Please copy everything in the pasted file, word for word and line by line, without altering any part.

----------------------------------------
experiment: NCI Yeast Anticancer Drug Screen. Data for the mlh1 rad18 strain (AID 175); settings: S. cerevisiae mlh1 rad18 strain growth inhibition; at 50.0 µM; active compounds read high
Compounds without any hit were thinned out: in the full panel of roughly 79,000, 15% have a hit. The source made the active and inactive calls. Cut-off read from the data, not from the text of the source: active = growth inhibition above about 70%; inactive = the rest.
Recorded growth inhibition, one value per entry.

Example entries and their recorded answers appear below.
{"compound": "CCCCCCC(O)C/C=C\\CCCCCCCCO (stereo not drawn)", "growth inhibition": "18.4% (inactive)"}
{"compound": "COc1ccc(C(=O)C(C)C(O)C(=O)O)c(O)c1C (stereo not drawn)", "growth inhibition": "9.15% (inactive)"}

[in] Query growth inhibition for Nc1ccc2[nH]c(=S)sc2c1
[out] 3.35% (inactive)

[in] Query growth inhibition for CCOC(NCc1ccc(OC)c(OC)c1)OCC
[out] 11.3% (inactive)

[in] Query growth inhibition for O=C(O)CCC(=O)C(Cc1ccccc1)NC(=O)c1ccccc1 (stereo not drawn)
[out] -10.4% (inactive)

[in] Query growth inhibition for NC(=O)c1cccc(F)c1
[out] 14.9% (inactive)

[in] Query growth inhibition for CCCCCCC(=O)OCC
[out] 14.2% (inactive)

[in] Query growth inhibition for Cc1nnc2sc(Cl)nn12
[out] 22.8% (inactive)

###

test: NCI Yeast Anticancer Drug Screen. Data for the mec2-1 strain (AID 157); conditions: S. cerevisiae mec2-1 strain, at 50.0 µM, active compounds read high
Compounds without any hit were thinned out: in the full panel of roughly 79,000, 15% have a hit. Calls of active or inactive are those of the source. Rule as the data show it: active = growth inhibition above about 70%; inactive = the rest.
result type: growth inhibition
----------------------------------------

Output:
experiment: NCI Yeast Anticancer Drug Screen. Data for the mlh1 rad18 strain (AID 175); settings: S. cerevisiae mlh1 rad18 strain growth inhibition; at 50.0 µM; active compounds read high
Compounds without any hit were thinned out: in the full panel of roughly 79,000, 15% have a hit. The source made the active and inactive calls. Cut-off read from the data, not from the text of the source: active = growth inhibition above about 70%; inactive = the rest.
Recorded growth inhibition, one value per entry.

Example entries and their recorded answers appear below.
{"compound": "CCCCCCC(O)C/C=C\\CCCCCCCCO (stereo not drawn)", "growth inhibition": "18.4% (inactive)"}
{"compound": "COc1ccc(C(=O)C(C)C(O)C(=O)O)c(O)c1C (stereo not drawn)", "growth inhibition": "9.15% (inactive)"}

[in] Query growth inhibition for Nc1ccc2[nH]c(=S)sc2c1
[out] 3.35% (inactive)

[in] Query growth inhibition for CCOC(NCc1ccc(OC)c(OC)c1)OCC
[out] 11.3% (inactive)

[in] Query growth inhibition for O=C(O)CCC(=O)C(Cc1ccccc1)NC(=O)c1ccccc1 (stereo not drawn)
[out] -10.4% (inactive)

[in] Query growth inhibition for NC(=O)c1cccc(F)c1
[out] 14.9% (inactive)

[in] Query growth inhibition for CCCCCCC(=O)OCC
[out] 14.2% (inactive)

[in] Query growth inhibition for Cc1nnc2sc(Cl)nn12
[out] 22.8% (inactive)

###

test: NCI Yeast Anticancer Drug Screen. Data for the mec2-1 strain (AID 157); conditions: S. cerevisiae mec2-1 strain, at 50.0 µM, active compounds read high
Compounds without any hit were thinned out: in the full panel of roughly 79,000, 15% have a hit. Calls of active or inactive are those of the source. Rule as the data show it: active = growth inhibition above about 70%; inactive = the rest.
result type: growth inhibition